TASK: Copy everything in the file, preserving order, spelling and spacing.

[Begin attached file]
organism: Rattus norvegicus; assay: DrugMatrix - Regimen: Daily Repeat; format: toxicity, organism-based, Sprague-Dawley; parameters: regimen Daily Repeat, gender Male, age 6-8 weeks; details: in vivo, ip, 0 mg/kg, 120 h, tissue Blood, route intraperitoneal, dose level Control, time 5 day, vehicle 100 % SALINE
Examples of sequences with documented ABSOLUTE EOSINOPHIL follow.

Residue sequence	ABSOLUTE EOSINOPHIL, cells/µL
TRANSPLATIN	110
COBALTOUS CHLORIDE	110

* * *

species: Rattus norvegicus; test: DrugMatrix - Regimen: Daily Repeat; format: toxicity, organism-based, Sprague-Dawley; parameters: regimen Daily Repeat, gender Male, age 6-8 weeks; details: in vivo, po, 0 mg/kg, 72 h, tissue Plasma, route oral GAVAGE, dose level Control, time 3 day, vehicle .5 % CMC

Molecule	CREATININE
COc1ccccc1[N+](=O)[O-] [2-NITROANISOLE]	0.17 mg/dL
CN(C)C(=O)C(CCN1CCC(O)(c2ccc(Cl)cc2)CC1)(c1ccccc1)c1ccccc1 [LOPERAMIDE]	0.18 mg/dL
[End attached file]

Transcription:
organism: Rattus norvegicus; assay: DrugMatrix - Regimen: Daily Repeat; format: toxicity, organism-based, Sprague-Dawley; parameters: regimen Daily Repeat, gender Male, age 6-8 weeks; details: in vivo, ip, 0 mg/kg, 120 h, tissue Blood, route intraperitoneal, dose level Control, time 5 day, vehicle 100 % SALINE
Examples of sequences with documented ABSOLUTE EOSINOPHIL follow.

Residue sequence	ABSOLUTE EOSINOPHIL, cells/µL
TRANSPLATIN	110
COBALTOUS CHLORIDE	110

* * *

species: Rattus norvegicus; test: DrugMatrix - Regimen: Daily Repeat; format: toxicity, organism-based, Sprague-Dawley; parameters: regimen Daily Repeat, gender Male, age 6-8 weeks; details: in vivo, po, 0 mg/kg, 72 h, tissue Plasma, route oral GAVAGE, dose level Control, time 3 day, vehicle .5 % CMC

Molecule	CREATININE
COc1ccccc1[N+](=O)[O-] [2-NITROANISOLE]	0.17 mg/dL
CN(C)C(=O)C(CCN1CCC(O)(c2ccc(Cl)cc2)CC1)(c1ccccc1)c1ccccc1 [LOPERAMIDE]	0.18 mg/dL